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Friday Miscellanea

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Friday Miscellanea

Making up a bit for not personally attending the Salzburg Festival this year is this ample New York Times Review: At the Salzburg Festival, Riches, Retreads and Notes of Caution

The premiere of a new production of Janacek’s opera “Kat’a Kabanova” had just ended at the Salzburg Festival here last week. When the lights went up, Kristina Hammer, the festival’s new president, was wiping tears off her cheeks.

It was hard to blame her for crying. “Kat’a” is a breathless tragedy about a small-town woman trapped in a loveless marriage and driven to suicide after having a brief affair. Janacek’s music stamps out her ethereal fantasies with the brutal fist of reality.

Barrie Kosky’s staging was the highlight of a week at Salzburg, classical music’s pre-eminent annual event, which runs through Aug. 31. Kosky has pared down this pared-down work even further, to its core of quivering human beings.

Yes, this is the kind of performance that one goes to Salzburg for.

The other opera in the relatively intimate Haus für Mozart this summer also takes a hint from the movies: Mozart’s “The Magic Flute,” framed by the director Lydia Steier like “The Princess Bride,” with a grandfather telling the story to a young child — here, three boys. As when this staging was new, in 2018, this is a clever way of super-compressing the work’s extensive spoken dialogue.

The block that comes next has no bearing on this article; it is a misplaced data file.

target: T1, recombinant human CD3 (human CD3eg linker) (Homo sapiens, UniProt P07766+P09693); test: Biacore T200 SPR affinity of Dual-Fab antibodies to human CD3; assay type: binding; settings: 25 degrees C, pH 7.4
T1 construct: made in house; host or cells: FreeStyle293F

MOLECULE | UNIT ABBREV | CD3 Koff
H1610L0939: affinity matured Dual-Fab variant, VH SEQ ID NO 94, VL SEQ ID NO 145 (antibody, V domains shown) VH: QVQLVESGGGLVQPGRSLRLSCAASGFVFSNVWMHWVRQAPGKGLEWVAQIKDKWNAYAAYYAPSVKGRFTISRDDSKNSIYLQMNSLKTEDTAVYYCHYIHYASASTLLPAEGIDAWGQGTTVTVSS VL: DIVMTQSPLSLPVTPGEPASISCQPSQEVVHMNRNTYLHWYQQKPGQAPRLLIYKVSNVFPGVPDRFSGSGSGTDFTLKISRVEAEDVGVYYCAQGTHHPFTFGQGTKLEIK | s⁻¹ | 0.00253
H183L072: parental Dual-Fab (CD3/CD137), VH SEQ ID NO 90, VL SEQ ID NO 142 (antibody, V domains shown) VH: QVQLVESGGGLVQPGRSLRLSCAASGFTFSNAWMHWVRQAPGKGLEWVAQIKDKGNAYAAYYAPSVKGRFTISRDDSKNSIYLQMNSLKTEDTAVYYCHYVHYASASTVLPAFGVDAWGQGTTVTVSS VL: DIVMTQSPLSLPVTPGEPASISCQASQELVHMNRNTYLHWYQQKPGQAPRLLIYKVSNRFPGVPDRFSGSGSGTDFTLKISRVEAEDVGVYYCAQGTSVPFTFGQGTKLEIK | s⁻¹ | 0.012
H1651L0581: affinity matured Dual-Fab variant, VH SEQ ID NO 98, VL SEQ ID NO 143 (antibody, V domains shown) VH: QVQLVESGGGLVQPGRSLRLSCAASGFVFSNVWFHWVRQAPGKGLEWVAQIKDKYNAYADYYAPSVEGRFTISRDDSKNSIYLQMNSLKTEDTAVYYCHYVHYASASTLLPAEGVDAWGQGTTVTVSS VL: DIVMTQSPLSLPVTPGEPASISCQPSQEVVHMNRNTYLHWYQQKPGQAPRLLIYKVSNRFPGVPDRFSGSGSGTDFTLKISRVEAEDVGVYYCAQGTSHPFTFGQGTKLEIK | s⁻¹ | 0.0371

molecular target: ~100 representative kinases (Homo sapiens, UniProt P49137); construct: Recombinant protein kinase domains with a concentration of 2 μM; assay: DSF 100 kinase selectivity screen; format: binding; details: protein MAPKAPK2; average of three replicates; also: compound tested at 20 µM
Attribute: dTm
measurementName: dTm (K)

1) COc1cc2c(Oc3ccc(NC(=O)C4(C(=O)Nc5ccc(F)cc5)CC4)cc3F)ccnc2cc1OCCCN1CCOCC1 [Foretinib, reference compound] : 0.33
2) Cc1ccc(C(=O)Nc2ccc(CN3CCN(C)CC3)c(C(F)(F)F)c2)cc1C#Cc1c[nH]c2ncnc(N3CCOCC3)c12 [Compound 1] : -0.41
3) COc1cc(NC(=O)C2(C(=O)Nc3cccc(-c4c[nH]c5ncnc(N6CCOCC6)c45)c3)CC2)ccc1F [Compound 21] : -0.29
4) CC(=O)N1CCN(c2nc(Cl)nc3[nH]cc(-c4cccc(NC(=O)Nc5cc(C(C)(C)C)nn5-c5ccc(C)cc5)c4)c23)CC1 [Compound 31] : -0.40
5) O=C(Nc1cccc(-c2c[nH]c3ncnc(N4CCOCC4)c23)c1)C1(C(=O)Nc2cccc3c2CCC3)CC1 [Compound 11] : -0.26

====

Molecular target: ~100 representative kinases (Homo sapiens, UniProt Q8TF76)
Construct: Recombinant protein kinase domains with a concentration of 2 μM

Four years ago, the production sprawled in the festival’s largest theater; now it’s been smushed into its smallest. Steier has wisely jettisoned a whole strand of steampunk circus imagery and concentrated more on the plot as a parable of the start of World War I, with “Little Nemo” touches. It’s subtle work as the boys gradually become participants in the action, not merely observers. The Philharmonic played under Joana Mallwitz with an ideal mixture of crispness and roundedness.

Salzburg has not one, but two opera houses, side by side. The large Felsenreitschule and the smaller Haus für Mozart. These are right next to the Big Festival Concert Hall. But there are other venues as well such as the Grosses Saal at the Mozarteum where every weekend the Mozarteum Orchestra performs and the Kollegienkirche where several concerts devoted to the music of Morton Feldman were held.

More memorable was a less exalted, less widely publicized concert: one of the festival’s 11 a.m. weekend Mozart Matinees featuring the Mozarteum Orchestra. These mornings often have the most joyful, vibrant playing of the festival, and last week’s program was no exception, led with verve by Adam Fischer.

The Mozart Matinees are well attended and happily received. But they still feel like a Salzburg secret.

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 FREE OPERA OF THE WEEK – ORIGINAL AND EXCLUSIVE FROM ENGLAND’S BAYREUTH

Slippedisc courtesy of OperaVision streams live from the Longborough Festival Opera, known  as the British Bayreuth.  This is the bucolic backdrop for this new production by Amy Lane which celebrates the natural world. Renowned Wagnerian Anthony Negus conducts a cast of the UK’s leading Wagnerian singers.